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Research News Updates and Blogs

Genome editing of liver organoids for treatment of alpha-1 antitrypsin deficiency.

Lead Researcher – Dr Deborah Gill

Establishment – University of Oxford


Dr Deborah Gill provides an update on her research study and what it means for the future of treating childhood liver disease.


We aim to treat paediatric liver diseases caused by genetic mutations (such as alpha-1 antitrypsin deficiency or Wilson’s disease) using gene therapy. Traditional gene therapy approaches deliver a new, functional copy of the gene to liver cells.

This approach is problematic for paediatric liver disease because as the liver grows, and the treated liver cells divide, the new gene is eventually lost. Instead, we proposed to use genome editing to facilitate the precise insertion of a functional copy of the gene into the DNA of a patient’s liver cells. This approach has the potential for that gene to function for the lifetime of the patient.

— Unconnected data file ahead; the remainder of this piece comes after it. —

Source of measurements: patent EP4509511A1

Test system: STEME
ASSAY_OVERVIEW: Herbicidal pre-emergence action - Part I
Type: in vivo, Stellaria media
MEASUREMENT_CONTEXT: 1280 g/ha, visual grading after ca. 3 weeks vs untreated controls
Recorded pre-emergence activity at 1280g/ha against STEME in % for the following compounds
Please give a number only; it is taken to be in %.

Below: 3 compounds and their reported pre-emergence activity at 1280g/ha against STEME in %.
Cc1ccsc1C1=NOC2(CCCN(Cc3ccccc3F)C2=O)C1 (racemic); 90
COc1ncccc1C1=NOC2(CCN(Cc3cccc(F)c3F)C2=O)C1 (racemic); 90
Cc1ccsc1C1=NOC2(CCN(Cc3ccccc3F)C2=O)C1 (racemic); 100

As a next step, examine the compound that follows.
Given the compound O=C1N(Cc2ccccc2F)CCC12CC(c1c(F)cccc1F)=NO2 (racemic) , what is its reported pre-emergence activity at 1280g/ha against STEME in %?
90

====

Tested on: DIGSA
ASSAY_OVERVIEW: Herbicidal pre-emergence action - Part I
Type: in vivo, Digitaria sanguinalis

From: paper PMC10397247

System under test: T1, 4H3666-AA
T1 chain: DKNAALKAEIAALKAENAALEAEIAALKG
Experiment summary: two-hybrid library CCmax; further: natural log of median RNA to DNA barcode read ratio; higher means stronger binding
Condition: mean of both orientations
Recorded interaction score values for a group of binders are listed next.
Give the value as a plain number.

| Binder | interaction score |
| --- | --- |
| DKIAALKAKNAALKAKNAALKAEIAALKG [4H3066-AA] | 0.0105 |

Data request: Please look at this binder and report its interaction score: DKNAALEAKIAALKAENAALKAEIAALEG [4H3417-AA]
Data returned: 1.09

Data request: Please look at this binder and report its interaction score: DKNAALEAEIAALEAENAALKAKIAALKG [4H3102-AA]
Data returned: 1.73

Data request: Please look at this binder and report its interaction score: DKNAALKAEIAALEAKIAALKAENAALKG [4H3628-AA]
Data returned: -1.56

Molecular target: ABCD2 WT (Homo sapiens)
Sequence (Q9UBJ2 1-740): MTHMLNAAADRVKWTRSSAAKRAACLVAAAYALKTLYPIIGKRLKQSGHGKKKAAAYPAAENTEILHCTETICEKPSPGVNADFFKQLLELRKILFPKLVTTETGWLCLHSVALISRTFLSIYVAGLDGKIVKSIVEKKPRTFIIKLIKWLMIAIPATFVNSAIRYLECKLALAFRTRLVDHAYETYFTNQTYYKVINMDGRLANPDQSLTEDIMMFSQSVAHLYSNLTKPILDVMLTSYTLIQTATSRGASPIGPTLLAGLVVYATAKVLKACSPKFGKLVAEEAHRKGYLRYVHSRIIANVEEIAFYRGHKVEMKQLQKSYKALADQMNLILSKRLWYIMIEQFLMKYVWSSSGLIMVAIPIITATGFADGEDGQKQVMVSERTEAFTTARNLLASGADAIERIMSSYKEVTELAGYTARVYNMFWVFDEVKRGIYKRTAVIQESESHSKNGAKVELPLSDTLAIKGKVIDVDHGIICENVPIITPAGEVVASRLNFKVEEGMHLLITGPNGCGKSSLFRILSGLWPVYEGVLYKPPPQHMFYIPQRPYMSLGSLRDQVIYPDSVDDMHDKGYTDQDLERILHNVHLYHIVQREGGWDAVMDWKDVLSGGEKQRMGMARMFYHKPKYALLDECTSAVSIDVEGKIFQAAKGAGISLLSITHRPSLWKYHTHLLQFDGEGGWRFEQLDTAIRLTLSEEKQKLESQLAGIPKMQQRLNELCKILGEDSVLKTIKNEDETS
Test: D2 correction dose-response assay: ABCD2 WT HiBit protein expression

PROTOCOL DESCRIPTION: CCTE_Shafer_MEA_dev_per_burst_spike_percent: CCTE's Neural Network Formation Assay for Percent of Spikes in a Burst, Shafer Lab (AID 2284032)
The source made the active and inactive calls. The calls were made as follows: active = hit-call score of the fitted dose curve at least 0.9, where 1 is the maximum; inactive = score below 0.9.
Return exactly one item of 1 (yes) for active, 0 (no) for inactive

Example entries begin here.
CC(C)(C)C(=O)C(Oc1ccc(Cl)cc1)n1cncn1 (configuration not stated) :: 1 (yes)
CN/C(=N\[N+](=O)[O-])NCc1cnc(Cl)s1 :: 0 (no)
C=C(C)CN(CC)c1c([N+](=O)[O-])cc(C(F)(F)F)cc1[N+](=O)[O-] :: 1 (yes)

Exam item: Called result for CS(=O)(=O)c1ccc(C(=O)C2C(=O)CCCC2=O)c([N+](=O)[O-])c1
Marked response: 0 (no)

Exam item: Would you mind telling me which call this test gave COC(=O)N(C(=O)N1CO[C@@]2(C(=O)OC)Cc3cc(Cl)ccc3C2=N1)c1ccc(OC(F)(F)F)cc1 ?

The main outcome of this work was the successful establishment of the liver organoid model in our lab for the investigation of liver gene editing and gene therapy approaches to liver disease.

We have demonstrated that our genome editing approach can work in human liver cell lines. We also hope to reproduce this work in small artificial livers (known as liver organoids) and in mouse disease models. This work is important because there is currently no definitive cure for AAT deficiency and many other liver diseases.

Two scientific articles have been published as a result of this study so far.

Next steps:

Funding was also used to breed and characterise two mouse models so that we can combine our genome editing strategy with our viral delivery method. This is ongoing. Ultimately, we aim to assess the efficacy, safety and therapeutic applicability of our genome editing platform for the treatment of paediatric genetic liver diseases.


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